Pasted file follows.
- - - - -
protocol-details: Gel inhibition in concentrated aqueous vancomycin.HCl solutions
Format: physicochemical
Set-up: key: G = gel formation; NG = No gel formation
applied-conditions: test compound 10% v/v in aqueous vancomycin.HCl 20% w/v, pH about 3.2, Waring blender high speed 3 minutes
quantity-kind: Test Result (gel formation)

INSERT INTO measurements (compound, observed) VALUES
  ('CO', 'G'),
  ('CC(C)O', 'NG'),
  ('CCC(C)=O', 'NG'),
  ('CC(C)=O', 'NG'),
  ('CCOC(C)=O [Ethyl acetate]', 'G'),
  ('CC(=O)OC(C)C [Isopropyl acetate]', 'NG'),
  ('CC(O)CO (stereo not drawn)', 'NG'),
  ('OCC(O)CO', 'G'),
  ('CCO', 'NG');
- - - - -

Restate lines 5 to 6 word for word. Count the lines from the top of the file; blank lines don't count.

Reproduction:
quantity-kind: Test Result (gel formation)

INSERT INTO measurements (compound, observed) VALUES